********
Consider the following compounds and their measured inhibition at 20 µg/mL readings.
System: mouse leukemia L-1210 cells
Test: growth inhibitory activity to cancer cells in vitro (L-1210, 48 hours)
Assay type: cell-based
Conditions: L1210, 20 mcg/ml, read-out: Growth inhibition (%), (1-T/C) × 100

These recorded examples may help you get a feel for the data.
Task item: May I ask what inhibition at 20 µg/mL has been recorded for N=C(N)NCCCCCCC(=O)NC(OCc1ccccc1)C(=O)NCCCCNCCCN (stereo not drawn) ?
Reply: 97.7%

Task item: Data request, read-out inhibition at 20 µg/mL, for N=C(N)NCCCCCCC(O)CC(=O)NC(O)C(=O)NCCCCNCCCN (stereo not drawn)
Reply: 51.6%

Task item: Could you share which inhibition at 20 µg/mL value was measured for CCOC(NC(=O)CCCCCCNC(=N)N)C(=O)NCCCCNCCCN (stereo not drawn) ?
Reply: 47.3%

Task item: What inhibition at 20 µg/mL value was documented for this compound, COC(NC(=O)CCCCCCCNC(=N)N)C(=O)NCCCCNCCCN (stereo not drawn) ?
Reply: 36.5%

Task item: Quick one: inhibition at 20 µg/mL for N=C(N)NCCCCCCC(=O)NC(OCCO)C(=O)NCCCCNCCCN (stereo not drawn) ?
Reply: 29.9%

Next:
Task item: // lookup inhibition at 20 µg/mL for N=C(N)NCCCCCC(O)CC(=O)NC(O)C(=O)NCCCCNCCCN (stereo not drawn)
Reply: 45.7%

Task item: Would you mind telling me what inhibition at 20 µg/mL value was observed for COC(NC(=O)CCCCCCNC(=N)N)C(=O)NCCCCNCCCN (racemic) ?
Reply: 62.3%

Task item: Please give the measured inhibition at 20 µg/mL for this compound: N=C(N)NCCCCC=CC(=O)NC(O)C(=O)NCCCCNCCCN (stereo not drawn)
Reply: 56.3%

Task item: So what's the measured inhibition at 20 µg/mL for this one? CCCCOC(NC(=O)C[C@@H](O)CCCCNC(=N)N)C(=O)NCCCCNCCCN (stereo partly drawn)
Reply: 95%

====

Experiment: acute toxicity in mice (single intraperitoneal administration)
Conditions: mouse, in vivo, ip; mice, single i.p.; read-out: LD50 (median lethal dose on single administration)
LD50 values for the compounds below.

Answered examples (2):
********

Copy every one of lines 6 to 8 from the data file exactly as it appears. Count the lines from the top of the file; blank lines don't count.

These recorded examples may help you get a feel for the data.
Task item: May I ask what inhibition at 20 µg/mL has been recorded for N=C(N)NCCCCCCC(=O)NC(OCc1ccccc1)C(=O)NCCCCNCCCN (stereo not drawn) ?
Reply: 97.7%